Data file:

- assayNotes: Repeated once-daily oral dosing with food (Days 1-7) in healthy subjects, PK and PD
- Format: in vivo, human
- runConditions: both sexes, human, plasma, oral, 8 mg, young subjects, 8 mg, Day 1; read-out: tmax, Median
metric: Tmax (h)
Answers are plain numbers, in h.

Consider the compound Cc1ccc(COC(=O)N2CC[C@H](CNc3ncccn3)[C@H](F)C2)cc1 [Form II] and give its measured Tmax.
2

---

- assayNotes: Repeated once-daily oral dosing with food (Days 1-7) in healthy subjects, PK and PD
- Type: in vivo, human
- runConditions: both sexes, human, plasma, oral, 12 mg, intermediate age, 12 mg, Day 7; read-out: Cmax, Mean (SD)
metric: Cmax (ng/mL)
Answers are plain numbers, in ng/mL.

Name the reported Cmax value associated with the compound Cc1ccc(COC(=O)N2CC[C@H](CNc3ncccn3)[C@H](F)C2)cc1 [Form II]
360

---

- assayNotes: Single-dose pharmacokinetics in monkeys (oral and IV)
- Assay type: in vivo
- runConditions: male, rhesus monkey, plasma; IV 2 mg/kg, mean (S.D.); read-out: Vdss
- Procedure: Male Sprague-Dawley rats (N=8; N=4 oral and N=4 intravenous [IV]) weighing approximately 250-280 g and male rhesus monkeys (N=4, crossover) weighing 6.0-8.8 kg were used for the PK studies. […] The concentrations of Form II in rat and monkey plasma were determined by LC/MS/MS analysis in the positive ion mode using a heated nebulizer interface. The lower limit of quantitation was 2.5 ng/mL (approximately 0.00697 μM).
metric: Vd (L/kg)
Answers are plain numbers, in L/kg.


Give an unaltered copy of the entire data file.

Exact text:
- assayNotes: Repeated once-daily oral dosing with food (Days 1-7) in healthy subjects, PK and PD
- Format: in vivo, human
- runConditions: both sexes, human, plasma, oral, 8 mg, young subjects, 8 mg, Day 1; read-out: tmax, Median
metric: Tmax (h)
Answers are plain numbers, in h.

Consider the compound Cc1ccc(COC(=O)N2CC[C@H](CNc3ncccn3)[C@H](F)C2)cc1 [Form II] and give its measured Tmax.
2

---

- assayNotes: Repeated once-daily oral dosing with food (Days 1-7) in healthy subjects, PK and PD
- Type: in vivo, human
- runConditions: both sexes, human, plasma, oral, 12 mg, intermediate age, 12 mg, Day 7; read-out: Cmax, Mean (SD)
metric: Cmax (ng/mL)
Answers are plain numbers, in ng/mL.

Name the reported Cmax value associated with the compound Cc1ccc(COC(=O)N2CC[C@H](CNc3ncccn3)[C@H](F)C2)cc1 [Form II]
360

---

- assayNotes: Single-dose pharmacokinetics in monkeys (oral and IV)
- Assay type: in vivo
- runConditions: male, rhesus monkey, plasma; IV 2 mg/kg, mean (S.D.); read-out: Vdss
- Procedure: Male Sprague-Dawley rats (N=8; N=4 oral and N=4 intravenous [IV]) weighing approximately 250-280 g and male rhesus monkeys (N=4, crossover) weighing 6.0-8.8 kg were used for the PK studies. […] The concentrations of Form II in rat and monkey plasma were determined by LC/MS/MS analysis in the positive ion mode using a heated nebulizer interface. The lower limit of quantitation was 2.5 ng/mL (approximately 0.00697 μM).
metric: Vd (L/kg)
Answers are plain numbers, in L/kg.